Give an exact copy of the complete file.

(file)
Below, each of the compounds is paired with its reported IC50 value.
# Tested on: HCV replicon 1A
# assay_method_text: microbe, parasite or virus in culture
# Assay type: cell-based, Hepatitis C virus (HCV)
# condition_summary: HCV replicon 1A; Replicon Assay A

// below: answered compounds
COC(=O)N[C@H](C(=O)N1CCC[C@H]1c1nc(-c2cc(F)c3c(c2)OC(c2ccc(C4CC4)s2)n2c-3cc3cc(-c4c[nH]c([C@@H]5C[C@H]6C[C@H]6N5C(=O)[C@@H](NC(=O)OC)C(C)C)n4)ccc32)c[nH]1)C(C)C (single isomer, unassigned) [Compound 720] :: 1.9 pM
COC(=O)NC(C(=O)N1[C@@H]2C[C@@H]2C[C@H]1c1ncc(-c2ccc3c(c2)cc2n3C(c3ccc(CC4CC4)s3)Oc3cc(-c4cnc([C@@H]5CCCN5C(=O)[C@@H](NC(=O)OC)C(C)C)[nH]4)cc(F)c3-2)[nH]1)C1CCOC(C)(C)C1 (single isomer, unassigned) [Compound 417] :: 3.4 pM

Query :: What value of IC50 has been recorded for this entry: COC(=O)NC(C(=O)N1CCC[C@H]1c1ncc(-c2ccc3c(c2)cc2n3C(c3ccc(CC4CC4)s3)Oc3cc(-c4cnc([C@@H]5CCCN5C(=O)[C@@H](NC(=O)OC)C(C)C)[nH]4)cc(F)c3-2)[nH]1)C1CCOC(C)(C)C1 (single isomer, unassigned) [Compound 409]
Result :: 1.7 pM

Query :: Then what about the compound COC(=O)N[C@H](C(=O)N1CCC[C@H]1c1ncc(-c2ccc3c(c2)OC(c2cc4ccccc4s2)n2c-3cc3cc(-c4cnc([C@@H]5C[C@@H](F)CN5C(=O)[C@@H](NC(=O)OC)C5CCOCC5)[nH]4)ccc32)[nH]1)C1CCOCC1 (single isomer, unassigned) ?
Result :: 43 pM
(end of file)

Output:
Below, each of the compounds is paired with its reported IC50 value.
# Tested on: HCV replicon 1A
# assay_method_text: microbe, parasite or virus in culture
# Assay type: cell-based, Hepatitis C virus (HCV)
# condition_summary: HCV replicon 1A; Replicon Assay A

// below: answered compounds
COC(=O)N[C@H](C(=O)N1CCC[C@H]1c1nc(-c2cc(F)c3c(c2)OC(c2ccc(C4CC4)s2)n2c-3cc3cc(-c4c[nH]c([C@@H]5C[C@H]6C[C@H]6N5C(=O)[C@@H](NC(=O)OC)C(C)C)n4)ccc32)c[nH]1)C(C)C (single isomer, unassigned) [Compound 720] :: 1.9 pM
COC(=O)NC(C(=O)N1[C@@H]2C[C@@H]2C[C@H]1c1ncc(-c2ccc3c(c2)cc2n3C(c3ccc(CC4CC4)s3)Oc3cc(-c4cnc([C@@H]5CCCN5C(=O)[C@@H](NC(=O)OC)C(C)C)[nH]4)cc(F)c3-2)[nH]1)C1CCOC(C)(C)C1 (single isomer, unassigned) [Compound 417] :: 3.4 pM

Query :: What value of IC50 has been recorded for this entry: COC(=O)NC(C(=O)N1CCC[C@H]1c1ncc(-c2ccc3c(c2)cc2n3C(c3ccc(CC4CC4)s3)Oc3cc(-c4cnc([C@@H]5CCCN5C(=O)[C@@H](NC(=O)OC)C(C)C)[nH]4)cc(F)c3-2)[nH]1)C1CCOC(C)(C)C1 (single isomer, unassigned) [Compound 409]
Result :: 1.7 pM

Query :: Then what about the compound COC(=O)N[C@H](C(=O)N1CCC[C@H]1c1ncc(-c2ccc3c(c2)OC(c2cc4ccccc4s2)n2c-3cc3cc(-c4cnc([C@@H]5C[C@@H](F)CN5C(=O)[C@@H](NC(=O)OC)C5CCOCC5)[nH]4)ccc32)[nH]1)C1CCOCC1 (single isomer, unassigned) ?
Result :: 43 pM